Updated: Aug 14, 2020
Divorce and separation are very difficult and emotional issues. That being said, sometimes people grow apart and would like to go separate ways. These issues are difficult on the entire family, both direct and extended.
1) The mediation process may allow you to speak your mind without judgment.
2) The mediation process may minimize the impact on your children.
3) The mediation process may allow you to expedite your process.
4) The mediation process reduces the time to reach a resolution.
5) The mediation process saves you money.
When partners are considering a legal separation or even filing for divorce, they often have different points of view on issues like the division of property, custody arrangements for the children, or the financial aspect of support.
Having a disagreement does not mean negotiations are fatal. However, if you don't work it out, it does not mean you have to go in front of a judge to resolve these differences. While many people think they want to have their day in court, often they regret the financial ramification of that choice.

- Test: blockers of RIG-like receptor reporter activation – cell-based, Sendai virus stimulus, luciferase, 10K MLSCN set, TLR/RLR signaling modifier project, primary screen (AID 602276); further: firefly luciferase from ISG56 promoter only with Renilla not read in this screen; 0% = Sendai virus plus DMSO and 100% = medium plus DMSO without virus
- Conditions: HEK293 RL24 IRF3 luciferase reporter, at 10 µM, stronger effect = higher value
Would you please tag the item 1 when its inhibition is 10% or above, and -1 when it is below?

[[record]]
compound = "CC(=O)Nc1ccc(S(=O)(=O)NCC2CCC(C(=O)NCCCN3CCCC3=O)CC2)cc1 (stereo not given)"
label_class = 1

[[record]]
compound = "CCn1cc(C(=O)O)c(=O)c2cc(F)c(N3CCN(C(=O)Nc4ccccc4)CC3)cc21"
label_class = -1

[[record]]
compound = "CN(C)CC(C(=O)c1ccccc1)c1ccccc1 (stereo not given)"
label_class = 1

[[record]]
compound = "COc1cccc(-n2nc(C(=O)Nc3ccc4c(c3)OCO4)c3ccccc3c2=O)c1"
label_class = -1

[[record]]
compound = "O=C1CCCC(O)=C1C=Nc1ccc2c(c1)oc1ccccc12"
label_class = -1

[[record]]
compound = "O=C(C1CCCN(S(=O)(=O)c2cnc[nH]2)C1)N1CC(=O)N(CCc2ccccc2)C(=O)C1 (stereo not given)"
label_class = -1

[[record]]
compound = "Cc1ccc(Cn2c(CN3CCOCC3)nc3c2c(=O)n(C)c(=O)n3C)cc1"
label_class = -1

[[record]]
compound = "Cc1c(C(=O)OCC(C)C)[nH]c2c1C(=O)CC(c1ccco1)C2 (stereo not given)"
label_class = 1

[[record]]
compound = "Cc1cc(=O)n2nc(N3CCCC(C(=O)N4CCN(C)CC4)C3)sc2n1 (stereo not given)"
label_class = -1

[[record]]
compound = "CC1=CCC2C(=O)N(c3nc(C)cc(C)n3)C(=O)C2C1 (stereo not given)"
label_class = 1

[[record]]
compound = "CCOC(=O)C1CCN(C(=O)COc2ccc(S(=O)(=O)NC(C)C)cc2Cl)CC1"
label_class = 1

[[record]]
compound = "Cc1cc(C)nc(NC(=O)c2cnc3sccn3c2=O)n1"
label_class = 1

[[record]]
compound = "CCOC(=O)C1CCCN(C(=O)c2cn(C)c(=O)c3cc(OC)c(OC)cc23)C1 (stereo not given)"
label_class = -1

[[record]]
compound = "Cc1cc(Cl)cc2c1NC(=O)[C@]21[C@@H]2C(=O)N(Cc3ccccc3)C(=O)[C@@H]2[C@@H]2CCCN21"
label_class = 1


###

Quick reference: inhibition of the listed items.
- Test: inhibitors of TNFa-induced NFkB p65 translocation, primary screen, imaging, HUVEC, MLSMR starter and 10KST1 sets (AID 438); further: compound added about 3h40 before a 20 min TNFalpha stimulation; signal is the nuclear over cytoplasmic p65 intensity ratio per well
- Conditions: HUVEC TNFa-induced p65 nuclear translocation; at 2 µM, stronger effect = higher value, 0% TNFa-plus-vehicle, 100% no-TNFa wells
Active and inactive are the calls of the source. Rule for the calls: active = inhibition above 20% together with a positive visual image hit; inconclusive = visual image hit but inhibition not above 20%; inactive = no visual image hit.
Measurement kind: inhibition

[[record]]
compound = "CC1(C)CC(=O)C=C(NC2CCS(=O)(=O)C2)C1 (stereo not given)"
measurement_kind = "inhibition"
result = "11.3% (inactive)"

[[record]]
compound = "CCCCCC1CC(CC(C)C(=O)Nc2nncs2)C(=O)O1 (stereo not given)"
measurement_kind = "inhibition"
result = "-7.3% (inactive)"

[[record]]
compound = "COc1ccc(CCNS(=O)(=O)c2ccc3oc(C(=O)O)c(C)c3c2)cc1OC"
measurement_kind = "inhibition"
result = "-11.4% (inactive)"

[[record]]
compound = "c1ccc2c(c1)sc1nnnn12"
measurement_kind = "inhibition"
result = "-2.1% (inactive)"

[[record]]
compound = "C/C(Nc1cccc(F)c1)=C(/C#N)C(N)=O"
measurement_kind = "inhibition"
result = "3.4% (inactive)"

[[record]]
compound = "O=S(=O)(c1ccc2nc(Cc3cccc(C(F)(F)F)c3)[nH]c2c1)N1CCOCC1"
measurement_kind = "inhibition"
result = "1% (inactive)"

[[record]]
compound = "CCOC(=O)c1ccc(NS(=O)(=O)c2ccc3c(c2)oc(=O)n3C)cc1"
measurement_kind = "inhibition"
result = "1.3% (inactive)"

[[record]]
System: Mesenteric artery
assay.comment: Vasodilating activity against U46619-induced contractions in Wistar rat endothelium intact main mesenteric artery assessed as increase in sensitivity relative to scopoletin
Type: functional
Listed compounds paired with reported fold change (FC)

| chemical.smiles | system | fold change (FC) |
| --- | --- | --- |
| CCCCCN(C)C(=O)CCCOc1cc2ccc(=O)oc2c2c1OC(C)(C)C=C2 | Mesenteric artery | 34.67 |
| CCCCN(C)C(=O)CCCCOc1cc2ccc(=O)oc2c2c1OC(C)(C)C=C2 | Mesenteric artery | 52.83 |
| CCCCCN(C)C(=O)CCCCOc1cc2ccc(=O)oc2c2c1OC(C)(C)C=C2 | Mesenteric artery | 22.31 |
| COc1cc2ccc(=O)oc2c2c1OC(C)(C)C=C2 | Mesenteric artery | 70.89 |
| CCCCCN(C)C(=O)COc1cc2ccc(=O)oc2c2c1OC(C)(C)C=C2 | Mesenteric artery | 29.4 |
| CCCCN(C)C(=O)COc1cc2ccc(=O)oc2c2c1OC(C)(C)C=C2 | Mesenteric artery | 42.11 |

Judges have no idea about the inner details of your relationship and frankly, typically focus on the facts at hand. It is far more logical to sort out your differences in a manner that may be controllable. It often makes sense to work out as many issues as possible out of court. In most cases, resolving disputes outside of court saves considerable time and money.
Mediation is a viable option for many, but not all. If you are unwilling to imagine that you might be wrong, if you are unwilling to look at things from another angle, if you are unwilling to negotiate, if you are unwilling to notice the impact of your collective actions upon the children, if you are at an impasse and absolutely stuck in your own mud, you might be better off to wallow for a while. That mud may well absorb a great deal of your money and time. If you think there might be the slightest chance that you can come to an agreement through mediation, please give it a try. Bring the case to a mediator and let them reach out to the other party.
Mediators are trained in the art of negotiation and compromise. A mediator does NOT represent YOU. A mediator is trained to find an amicable and reasonable solution that can present a functional future. A mediator will not do anything that is unfair to the children or puts them in danger. A mediator wants you and your partner to succeed, to be in a position that is fair and offers both of you promise.